John Antle, professor in the Department of Agricultural and Resource Economics at Oregon State University, mentioned two additional methodologies that could be used to analyze environmental externalities of the food system: cost-benefit analysis and multidimensional impact assessment. He elaborated on multidimensional impact assessment, emphasizing its reliance on modeling. He also elaborated on some of the major challenges to relying on modeling as a means to quantify externalities. Key among them is the vast heterogeneity that exists in the food system, especially with respect to production (e.g., large- versus small-scale production) and geography, and implications of that heterogeneity for collecting and analyzing data.
Finally, James Hammitt, professor of economics and decision sciences at the Harvard School of Public Health, described how risk assessment could be used to analyze the health outcomes of exposure to a wide range of food system–related stressors; identified sources of data for analysis; and explained how health effects are valued and quantified. Hammitt also discussed, more broadly, the challenge of measuring externalities in the context of noneconomic behavior. He explained that the concept of externality is not very well defined outside the classical economic model. According to classical economic theory, individuals behave as fully informed rational agents. In the “real world,” nonmarket factors influence how people behave.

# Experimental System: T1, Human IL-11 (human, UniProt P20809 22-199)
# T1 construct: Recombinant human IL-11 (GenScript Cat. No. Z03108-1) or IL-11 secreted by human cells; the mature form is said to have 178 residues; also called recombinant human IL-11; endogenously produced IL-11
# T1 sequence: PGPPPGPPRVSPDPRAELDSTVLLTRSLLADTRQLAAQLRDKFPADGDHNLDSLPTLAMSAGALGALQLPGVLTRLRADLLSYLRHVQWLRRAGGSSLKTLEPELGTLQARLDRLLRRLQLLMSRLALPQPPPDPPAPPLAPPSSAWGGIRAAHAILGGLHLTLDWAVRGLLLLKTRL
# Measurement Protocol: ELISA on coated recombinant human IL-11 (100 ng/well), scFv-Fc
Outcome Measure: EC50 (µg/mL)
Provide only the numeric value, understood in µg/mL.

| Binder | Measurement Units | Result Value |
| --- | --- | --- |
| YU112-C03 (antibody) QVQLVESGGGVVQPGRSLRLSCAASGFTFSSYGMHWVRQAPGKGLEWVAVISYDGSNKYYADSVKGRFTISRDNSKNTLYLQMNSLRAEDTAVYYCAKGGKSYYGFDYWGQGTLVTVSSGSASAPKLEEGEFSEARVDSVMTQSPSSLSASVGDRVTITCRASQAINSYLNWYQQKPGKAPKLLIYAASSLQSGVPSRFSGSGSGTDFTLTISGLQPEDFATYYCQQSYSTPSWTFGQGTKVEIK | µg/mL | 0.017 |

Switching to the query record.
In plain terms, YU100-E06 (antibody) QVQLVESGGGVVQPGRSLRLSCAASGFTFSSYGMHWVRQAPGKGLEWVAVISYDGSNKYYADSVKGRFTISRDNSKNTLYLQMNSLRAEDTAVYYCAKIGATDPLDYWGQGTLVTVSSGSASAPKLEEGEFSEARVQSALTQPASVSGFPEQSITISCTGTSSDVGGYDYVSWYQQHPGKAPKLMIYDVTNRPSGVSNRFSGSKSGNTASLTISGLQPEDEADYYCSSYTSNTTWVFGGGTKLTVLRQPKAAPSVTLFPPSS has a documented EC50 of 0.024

“Eating is an agricultural act.”
LCA is a tool for examining the environmental impact of a product. Marty Heller remarked that the defining characteristic of LCA is its “cradle-to-grave” perspective. LCA covers not just the impacts of manufacturing, but also the impacts of the upstream production chain (e.g., material extraction [i.e., mining], fuels and transportation, etc.) and downstream disposal (e.g., recycling, landfilling, etc.). Heller provided an overview of the history of the LCA methodology, described the three main stages of a typical LCA, and discussed how LCA is used and could be used to study the food system.
History of LCA
Heller described the current state of LCA methodology as being in a “mid- to late adolescent stage.” The first LCA studies were conducted in the late 1960s and early 1970s on the impacts of different beverage containers, initially for Coca-Cola and later for the U.S. Environmental
1 This section summarizes the presentation of Marty Heller.